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The Gurudwara Janan Asthan is the birthplace of Guru Nanak, the founder of Sikhism and the holiest site in Sikhism.
TypeUniversal religion, Ethnic religion
ScriptureGuru Granth Sahib
Dasam Granth
Sarbloh Granth
TheologyMonotheism, Pantheism, Panentheism
RegionPanjab region (20%) : (Predominant religion in Punjab, India (97%) and widespread worldwide as minorities.)
Khalsa bole[2]
HeadquartersAkal Takht , Amritsar , Panjab
FounderGuru Nanak
Origin15th century
Gurdwara Janam Asthan , Punjab (Pakistan)
Number of followers15 - 25 million (referred to as "Sikhs")

Sikhism is a religion and philosophy that started in the Punjab region of South Asia (modern-day Pakistan) around the late 15th century. It's one of the newest major religions, ranking as the fifth-largest worldwide, with about 25–30 million followers known as Sikhs.[3][4] The teachings of Guru Nanak, the founder of Sikhism, and the nine gurus who followed him formed the foundation of Sikhism. The tenth guru, Gobind Singh, declared the Sikh scripture Guru Granth Sahib as the eternal guide for Sikhs, concluding the line of human gurus. Guru Nanak emphasized living a practical life with values like truthfulness, fidelity, self-control, and purity, prioritizing these over abstract truths. Guru Hargobind, the sixth guru, introduced the idea of balancing the worldly and spiritual aspects of life.[5]

The Sikh scripture begins with the Mul Mantar, a fundamental prayer about Ik Onkar ('One God'). Sikhism's key beliefs, found in the Guru Granth Sahib, include faith and meditation in the name of the one creator, recognizing the unity and equality of all humans, selfless service, seeking justice for everyone's well-being, and maintaining honesty while leading a family life.[6] Sikhism rejects the idea that any specific religion holds a monopoly on absolute truth. It encourages practices like meditation (simran) and remembering the teachings through music (kirtan) or internal reflection (naam japna) to feel God's presence. Sikhs are taught to overcome the "Five Thieves" – lust, rage, greed, attachment, and ego.[7]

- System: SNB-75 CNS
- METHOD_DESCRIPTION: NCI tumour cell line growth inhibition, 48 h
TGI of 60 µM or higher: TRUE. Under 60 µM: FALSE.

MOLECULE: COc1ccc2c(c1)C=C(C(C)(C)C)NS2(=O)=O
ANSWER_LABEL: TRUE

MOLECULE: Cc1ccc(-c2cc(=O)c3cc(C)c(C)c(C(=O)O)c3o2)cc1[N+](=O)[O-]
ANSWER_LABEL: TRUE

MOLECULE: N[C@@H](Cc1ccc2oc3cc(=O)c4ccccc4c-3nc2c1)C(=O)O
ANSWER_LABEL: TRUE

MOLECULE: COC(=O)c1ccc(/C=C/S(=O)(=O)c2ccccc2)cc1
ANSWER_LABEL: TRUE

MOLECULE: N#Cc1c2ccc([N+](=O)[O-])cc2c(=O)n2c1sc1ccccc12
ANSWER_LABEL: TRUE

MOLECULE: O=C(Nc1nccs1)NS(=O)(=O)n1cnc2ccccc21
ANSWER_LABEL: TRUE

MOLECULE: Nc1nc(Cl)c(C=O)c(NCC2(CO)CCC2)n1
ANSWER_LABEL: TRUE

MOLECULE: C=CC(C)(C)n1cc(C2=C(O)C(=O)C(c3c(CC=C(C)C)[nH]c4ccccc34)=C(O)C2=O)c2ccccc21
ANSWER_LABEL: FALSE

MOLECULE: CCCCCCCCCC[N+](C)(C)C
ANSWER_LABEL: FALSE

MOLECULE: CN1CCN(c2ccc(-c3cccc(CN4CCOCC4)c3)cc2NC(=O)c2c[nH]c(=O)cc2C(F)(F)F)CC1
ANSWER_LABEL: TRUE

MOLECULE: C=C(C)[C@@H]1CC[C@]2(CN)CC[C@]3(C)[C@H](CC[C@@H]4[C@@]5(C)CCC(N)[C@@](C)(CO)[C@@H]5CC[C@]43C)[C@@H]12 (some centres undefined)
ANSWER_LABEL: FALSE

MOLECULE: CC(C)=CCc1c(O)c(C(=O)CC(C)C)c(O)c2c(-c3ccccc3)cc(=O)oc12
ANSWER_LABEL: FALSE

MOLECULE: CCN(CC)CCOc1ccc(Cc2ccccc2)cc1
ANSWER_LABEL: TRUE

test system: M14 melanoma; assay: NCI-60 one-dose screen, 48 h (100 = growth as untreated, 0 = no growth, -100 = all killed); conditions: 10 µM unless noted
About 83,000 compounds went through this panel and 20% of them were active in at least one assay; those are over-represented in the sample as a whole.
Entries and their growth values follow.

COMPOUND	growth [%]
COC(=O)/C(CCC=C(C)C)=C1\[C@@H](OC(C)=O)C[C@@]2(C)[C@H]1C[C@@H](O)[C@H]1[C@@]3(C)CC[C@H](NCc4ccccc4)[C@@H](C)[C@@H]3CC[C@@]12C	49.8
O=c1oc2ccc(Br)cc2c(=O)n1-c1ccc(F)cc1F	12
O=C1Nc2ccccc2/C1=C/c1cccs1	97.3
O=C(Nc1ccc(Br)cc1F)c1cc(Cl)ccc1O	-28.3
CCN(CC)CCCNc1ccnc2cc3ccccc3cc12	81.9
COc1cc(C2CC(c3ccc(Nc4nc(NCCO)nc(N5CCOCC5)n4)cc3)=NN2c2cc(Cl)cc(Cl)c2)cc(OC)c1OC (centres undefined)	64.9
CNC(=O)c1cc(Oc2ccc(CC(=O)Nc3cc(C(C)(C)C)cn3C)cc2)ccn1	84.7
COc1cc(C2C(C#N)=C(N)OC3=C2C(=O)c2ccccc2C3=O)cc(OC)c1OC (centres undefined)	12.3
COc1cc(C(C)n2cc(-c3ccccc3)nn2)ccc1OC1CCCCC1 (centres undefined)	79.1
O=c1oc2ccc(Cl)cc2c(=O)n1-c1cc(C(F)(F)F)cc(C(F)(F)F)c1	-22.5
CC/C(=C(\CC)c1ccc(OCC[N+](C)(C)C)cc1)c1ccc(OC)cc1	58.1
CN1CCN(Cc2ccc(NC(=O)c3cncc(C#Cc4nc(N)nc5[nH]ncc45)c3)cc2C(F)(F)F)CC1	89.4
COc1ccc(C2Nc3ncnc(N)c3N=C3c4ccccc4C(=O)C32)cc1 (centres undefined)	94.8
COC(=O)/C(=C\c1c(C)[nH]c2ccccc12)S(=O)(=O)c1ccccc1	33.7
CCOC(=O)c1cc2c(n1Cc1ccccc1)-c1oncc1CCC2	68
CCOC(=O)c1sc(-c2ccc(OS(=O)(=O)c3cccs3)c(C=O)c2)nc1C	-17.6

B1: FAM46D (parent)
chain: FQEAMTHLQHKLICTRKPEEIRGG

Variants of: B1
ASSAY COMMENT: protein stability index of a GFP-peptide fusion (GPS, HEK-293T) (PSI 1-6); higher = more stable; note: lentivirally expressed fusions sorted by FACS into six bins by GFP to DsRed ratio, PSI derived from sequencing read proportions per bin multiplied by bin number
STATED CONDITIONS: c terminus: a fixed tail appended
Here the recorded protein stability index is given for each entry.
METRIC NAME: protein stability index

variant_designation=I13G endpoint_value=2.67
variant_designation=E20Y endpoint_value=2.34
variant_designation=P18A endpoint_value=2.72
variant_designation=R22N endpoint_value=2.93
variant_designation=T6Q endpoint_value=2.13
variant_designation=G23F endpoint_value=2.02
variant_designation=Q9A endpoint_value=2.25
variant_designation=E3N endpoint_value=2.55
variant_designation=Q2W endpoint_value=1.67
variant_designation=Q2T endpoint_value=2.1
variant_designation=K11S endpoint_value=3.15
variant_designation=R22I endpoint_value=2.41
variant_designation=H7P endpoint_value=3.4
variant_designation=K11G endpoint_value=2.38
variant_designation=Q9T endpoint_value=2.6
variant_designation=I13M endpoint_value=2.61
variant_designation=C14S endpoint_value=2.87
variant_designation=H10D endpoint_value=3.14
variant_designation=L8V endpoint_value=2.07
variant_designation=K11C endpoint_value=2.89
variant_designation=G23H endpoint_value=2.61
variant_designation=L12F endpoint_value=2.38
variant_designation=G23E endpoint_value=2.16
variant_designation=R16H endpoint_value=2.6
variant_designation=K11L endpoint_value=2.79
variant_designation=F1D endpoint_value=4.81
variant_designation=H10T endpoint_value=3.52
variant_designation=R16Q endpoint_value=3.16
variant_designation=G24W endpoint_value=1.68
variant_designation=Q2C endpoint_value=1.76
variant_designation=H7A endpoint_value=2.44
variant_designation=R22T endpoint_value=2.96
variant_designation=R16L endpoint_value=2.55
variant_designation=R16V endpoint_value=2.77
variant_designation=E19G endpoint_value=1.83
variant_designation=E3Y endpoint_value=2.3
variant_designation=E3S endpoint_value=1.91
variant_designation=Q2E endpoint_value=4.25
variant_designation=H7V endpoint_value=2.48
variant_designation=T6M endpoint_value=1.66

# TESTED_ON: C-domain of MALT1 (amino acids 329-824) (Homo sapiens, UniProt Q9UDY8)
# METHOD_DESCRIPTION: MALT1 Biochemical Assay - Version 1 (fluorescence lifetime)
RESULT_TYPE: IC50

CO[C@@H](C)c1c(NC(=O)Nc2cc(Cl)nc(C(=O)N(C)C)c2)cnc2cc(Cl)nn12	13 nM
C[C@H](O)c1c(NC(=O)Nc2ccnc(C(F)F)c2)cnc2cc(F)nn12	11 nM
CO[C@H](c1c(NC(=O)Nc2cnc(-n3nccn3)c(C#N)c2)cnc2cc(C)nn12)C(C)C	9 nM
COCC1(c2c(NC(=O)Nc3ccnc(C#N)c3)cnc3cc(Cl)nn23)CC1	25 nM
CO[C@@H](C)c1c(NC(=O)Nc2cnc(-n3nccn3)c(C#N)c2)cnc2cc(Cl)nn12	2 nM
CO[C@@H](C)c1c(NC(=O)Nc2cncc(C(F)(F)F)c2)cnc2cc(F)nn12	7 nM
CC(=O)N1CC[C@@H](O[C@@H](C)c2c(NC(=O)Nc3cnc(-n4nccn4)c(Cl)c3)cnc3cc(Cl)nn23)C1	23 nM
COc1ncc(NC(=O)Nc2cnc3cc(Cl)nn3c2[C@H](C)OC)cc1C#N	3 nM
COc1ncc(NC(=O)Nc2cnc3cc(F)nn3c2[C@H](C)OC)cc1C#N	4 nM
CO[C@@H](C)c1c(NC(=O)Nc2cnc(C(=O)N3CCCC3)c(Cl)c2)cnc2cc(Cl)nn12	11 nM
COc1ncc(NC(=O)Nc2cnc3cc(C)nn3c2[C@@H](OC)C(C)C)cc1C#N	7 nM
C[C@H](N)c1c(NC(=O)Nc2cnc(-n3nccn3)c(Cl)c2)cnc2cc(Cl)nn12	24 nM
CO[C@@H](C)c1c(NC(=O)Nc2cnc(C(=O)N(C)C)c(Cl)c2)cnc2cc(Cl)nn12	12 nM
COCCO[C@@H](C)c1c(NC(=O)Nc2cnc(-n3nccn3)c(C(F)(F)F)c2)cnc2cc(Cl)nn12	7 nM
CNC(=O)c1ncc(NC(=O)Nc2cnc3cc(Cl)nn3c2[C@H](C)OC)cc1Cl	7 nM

Beliefs[change | change source]

Sikh people

Guru Granth Sahib is not just a holy book for Sikhs, it is respected and treated as a living being as it is officially The Eternal Guru (Teachers). Shri Guru Granth Sahib is not written by one human but by saints from all across societies and religions. It is a universal teacher for all religions giving the message of one God and respect to all humans of every religion.

Some basic beliefs[change | change source]

  • There is nothing that is beyond or outside the one God. So, therefore there is nothing being created or destroyed, as the creation and destruction are still only part of the one.
  • The goal of life is to focus on being at one with God. This is attainable by meditation, prayer, and being in the company of others who share a similar goal.

God[change | change source]

Sikhism teaches that God lasts forever, cannot be seen, and has no body. Therefore, God has no gender. It is taught that God created the universe and keeps it running. God is considered to be infinite, Alpha and Omega, no beginning and no end. Sikhs worship God, and meditate on God’s name through intense (passionate) repetition. They believe everything is a part of God and God is a part of everything. Good, bad, neutral are not applicable to God and are meant only for human beings, as Sikh philosophy indicates that human beings are born innately good. Since God created the world he could destroy it whenever he wants.